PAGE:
Gallipoli: 2-Disc Anniversary Edition Review

”What are your legs?”
“Steel springs.”
“What are they going to do?”
“Hurl me down the track.”
“How fast can you run?”
“As fast as a leopard?”
“How fast are you going to run?”
“As fast as a leopard!”
“Now let’s see you do it!”

The following review is much the same as the one in my reviews of the original Region 2 release (reviewed in September 2001) and the new Region 1 Special Collector’s Edition. However, the Region 4 2-Disc Anniversary Edition – released in April 2005 – contains a considerably different set of extras..

It's 1915, and eighteen-year-old Archy Hamilton (Mark Lee) is the fastest sprinter in Western Australia. Frank Dunne (Mel Gibson), a few years older, is about as fast. They meet at a race, which Archy narrowly wins, and soon become firm friends. However, war is underway in Europe. At first Archy is turned down by the army for being under-age, but with Frank's help he treks to Perth and signs up under a false name.

To Australians, Gallipoli (in Turkey) is a key event in their history, when thousands of young Australian men were needlessly slaughtered. Perhaps inevitably it took Australians to make the film version of the story. Robert Stigwood and Rupert Murdoch's names feature prominently in the credits: whatever their crimes against culture, they can be forgiven for this film. However, Gallipoli is less a war film than a film about male friendship, or "mateship" as the Australians put it. It's a perennial Aussie theme, here given depth by the wartime setting. (With both stars' good looks, and scenes where they carve their names in stone, it's not surprising that some people have read Gallipoli as a coded gay love story.) David Williamson's script is firmly structured into three acts: the first three-quarters of an hour in Australia, a middle act in Egypt and the final half-hour at the front in Gallipoli. There's a considerable amount of larkish humour in the early and middle stages, where the war seems far away, but Williamson and Weir expertly darken the tone to an ending that packs a considerable punch. The final shot is hard to forget.

Of the two lead actors, needless to say one became a major star and the other didn't. It's hard to see why that would be, as both Gibson and Lee's characters are given equal weight – if anything, as the film begins and ends with Archy, Lee is on screen a little more than Gibson. Lee has played leads in a few other films (Emma's War (1986) and The Everlasting Secret Family (1988) had British cinema releases, both of them brief) but seems to have worked mostly for TV in the last decade. There's solid support from a reliable cast.

Compared to another major film about World War I, Stanley Kubrick's Paths of Glory, Gallipoli is a different, much warmer film. We're certainly meant to feel the injustice of the officers ordering young men to their death, but it's their idealism and patriotism that comes over much more strongly. Like Newsfront, but in a different way, this is a film is specifically about Australia rather than just simply made and set there: notice the number of times in the dialogue that Archy and Frank are dressed as if they were the country. Again like Newsfront, it's a film that makes Aussies feel good about themselves. The only commander we see much of is Bill Hunter's kindly Major. By contrast, Kubrick is far more interested in his monstrous commanding officers than he is in the men.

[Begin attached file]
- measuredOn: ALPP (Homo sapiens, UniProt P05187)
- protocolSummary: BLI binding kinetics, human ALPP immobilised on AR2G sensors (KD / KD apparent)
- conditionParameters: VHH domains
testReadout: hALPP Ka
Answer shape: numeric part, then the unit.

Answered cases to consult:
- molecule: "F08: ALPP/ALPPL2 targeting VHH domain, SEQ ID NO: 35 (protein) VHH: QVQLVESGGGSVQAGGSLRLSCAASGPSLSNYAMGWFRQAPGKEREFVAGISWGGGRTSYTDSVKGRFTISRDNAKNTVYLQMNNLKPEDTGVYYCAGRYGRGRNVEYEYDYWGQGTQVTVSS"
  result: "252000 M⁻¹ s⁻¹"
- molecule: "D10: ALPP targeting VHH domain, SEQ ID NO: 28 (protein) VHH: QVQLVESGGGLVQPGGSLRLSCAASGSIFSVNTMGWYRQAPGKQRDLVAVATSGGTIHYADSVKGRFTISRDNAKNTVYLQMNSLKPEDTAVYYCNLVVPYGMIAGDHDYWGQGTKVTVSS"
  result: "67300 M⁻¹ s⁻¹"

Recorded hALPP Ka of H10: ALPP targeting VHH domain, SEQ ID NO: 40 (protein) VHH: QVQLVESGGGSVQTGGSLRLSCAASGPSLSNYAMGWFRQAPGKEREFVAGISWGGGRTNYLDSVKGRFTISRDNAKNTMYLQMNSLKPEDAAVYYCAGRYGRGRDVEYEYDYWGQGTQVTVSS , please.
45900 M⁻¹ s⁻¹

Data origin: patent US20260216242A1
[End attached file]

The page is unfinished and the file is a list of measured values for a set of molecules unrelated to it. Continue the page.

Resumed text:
Looking back, Gallipoli, along with its successor The Year of Living Dangerously started a second phase in Weir's career. If you take his debut, The Cars That Ate Paris as an interesting, flawed and somewhat anomalous first effort, then the first phase (Australian-made and financed) consists of Picnic at Hanging Rock and The Last Wave. These films have a sense of nature being larger and more mysterious than we can comprehend; they are films that suggest more than they explain. Weir has kept his sense of the atmosphere of place, but has only really returned to such themes with his underrated 1993 film Fearless. With Witness he has worked in America, but Gallipoli and Living Dangerously are Australian films made with major-studio funding. They are stories on a larger scale (apart from Cars and the later Master and Commander, they are the only Weir films shot in Scope), and deal more with socio-political subject matter than the mystical, inward-looking themes of their predecessors. Much of this is due to David Williamson, who wrote or co-wrote the screenplays for both films. A playwright as well as a screenwriter, Williamson is a master of sharply edged dialogue, as anyone who has seen Don's Party will know. As a result, parents of young children may wish to know that the language in the script doesn't test the bounds of a PG certificate in terms of strength, but it certainly does in quantity.